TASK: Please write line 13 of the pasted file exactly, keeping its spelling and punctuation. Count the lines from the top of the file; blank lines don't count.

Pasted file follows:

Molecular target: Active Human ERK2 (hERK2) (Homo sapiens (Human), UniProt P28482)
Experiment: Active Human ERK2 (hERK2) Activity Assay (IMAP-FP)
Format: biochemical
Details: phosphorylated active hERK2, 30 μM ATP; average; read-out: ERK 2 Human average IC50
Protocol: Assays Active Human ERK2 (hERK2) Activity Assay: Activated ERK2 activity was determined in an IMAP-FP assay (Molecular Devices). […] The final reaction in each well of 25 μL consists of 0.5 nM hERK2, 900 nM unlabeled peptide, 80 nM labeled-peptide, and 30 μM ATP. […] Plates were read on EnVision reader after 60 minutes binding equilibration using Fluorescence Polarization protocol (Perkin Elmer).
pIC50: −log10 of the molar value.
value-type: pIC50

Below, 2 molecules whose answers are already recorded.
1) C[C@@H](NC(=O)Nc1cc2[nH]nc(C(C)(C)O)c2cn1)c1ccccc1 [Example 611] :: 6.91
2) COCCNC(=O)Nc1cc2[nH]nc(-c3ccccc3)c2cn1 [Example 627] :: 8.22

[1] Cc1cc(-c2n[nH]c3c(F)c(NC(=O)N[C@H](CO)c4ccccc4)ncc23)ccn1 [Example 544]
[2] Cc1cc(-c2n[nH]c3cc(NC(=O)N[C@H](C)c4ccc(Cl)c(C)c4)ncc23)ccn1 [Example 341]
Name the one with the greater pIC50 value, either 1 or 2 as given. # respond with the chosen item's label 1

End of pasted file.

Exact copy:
Name the one with the greater pIC50 value, either 1 or 2 as given. # respond with the chosen item's label 1